Russia’s largest petrochemical company, Sibur, has long been associated with President Vladimir Putin. His old friend, oligarch Gennady Timchenko, acquired a significant stake in the company in 2011. And his
former son-in-law made headlines when it was revealed that, after marrying Putin’s daughter, he picked up a 17-percent stake in Sibur that made him a billionaire.
Now, for the first time, leaked emails show that the company spent large sums on a villa linked to the president — with top-level employees not even understanding why.
The house is a stately mansion on the Gulf of Finland known as Villa Sellgren. In 2016, TV channel Dozhd reported that it had
become a vacation destination for Putin.
In an independent investigation, opposition leader Alexei Navalny made the same claims, and
pointed out that a banner near the villa’s entrance identified it as a recreation center for Sibur. He suggested that the Sibur sign was a way of covering up Putin’s use of the villa.
Villa Sellgren (above). A Sibur banner near the entrance to the villa, highlighted by Alexei Navalny in a 2017 investigation (below).
A leak of emails
from the company obtained by OCCRP provides new evidence that his hypothesis was correct.
The emails were leaked to OCCRP by the same source who provided emails that led to major revelations about Putin’s son-in-law’s acquisition of valuable Sibur shares in 2020.
Sibur, it turns out, agreed in 2012 to pay over $1 million per year to rent the villa from its owner, Oleg Rudnov, an old friend of Putin, through a property management company called Nogata.
But the petrochemical giant was not actually allowed to use the facilities, and some of its senior executives remained mystified by the arrangement, the emails show.
“The director [of Nogata] told me she has a task, to rent out the villa, and afterwards we can do whatever we want, even do corporate celebrations there,” wrote Sibur’s managing director, Mikhail Mikhailov, in apparent surprise. “Did I understand correctly, are we renting this for OUR purposes? Can we use it?” he asked the chairman of the company’s board, Dmitry Konov, in an August 2012 email.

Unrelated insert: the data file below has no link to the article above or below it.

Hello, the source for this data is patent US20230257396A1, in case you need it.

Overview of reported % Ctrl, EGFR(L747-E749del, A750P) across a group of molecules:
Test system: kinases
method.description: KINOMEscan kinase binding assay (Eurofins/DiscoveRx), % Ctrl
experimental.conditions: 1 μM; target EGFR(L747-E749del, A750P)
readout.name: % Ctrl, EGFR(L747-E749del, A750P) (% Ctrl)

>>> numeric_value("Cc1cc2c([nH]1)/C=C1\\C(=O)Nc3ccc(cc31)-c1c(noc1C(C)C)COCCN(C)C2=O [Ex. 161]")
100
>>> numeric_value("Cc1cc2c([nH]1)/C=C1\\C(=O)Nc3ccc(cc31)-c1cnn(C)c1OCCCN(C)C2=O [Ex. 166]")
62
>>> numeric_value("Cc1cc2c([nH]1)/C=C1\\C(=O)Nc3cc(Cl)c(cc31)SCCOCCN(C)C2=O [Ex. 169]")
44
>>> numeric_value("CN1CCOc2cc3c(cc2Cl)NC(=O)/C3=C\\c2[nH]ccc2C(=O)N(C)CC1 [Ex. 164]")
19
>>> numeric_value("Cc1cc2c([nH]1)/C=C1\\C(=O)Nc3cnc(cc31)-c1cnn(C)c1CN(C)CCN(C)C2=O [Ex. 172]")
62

“We CANNOT use it,” Konov responded.
Vladimir Putin (second from left) and Dmitry Konov (fourth from left) tour a petrochemical plant together in 2020.
Kremlin Pool/Alamy Stock Photo
Nogata, too, has close links to Putin: It belongs to Nikolai Shamalov, a friend of Putin and the father of Kirill Shamalov, who married the president’s daughter in February 2013.
In June 2013, a Nogata representative wrote to Sibur explaining that a new management company would take over running the property, and that Sibur’s lease must be terminated within ten days.
To arrange a new lease with the new management company, she wrote, Sibur would need to speak with a man named Pavel Zaitsev.
The reason for this change is unclear. But Zaitsev’s involvement in arranging the rental of the distant villa is notable because he works for Bank Rossiya, the lender sanctioned by the United States for its connection to Putin’s inner circle — and because he’s tied to LLCInvest, a group of companies built around the bank that hold many assets linked to Putin. (
) Zaitsev declined to comment. Read OCCRP’s investigation into LLCInvest.
🔗A Seaside Perk for a Sibur Executive
The resort, called Strela, was owned by the town of Gelendzhik until 2014.
It was then acquired by a private company called Investstroy, which is owned by a woman named Tatiana Kuznetsova. Both she and her husband, Oleg Kuznetsov, are closely associated with the famous “Putin’s Palace,” which is perched on a nearby cliff.
According to Navalny’s investigators, Kuznetsov is an employee of the Federal Protective Service and headed the military unit that helped develop the palace in the early stages of its construction. His wife’s company, Investstroy, was listed as the manager of the palace between 2014 and 2017.
Putin’s Palace is held by an LLCInvest company, and there are signs that Strela is also connected to the holding: Its director between 2014 and 2018 was Alexei Vasilyuk, who headed two other LLCInvest companies at the same time: Yuzhniy Tsitadel, which is supposed to grow mussels in the nearby coastal waters, and Apex Yug, which owns extensive vineyards near the palace.